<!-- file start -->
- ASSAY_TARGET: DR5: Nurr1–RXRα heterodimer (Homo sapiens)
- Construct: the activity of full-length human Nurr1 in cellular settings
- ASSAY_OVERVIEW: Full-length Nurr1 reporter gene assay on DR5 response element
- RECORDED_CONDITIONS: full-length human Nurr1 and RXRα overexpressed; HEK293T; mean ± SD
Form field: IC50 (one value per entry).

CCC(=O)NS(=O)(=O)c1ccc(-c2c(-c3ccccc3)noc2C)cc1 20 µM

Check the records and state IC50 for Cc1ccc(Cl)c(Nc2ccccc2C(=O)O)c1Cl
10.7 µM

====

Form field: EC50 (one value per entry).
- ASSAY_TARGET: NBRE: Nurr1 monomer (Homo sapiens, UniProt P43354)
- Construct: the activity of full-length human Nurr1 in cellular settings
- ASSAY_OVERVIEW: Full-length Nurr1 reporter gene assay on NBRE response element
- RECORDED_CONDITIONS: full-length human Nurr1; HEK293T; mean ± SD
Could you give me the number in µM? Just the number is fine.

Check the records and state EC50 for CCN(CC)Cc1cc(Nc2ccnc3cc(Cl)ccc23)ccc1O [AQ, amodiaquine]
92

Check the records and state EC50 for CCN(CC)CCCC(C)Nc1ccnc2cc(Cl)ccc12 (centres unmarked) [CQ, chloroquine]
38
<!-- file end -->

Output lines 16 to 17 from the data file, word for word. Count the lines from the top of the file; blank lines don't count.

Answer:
Check the records and state EC50 for CCN(CC)Cc1cc(Nc2ccnc3cc(Cl)ccc23)ccc1O [AQ, amodiaquine]
92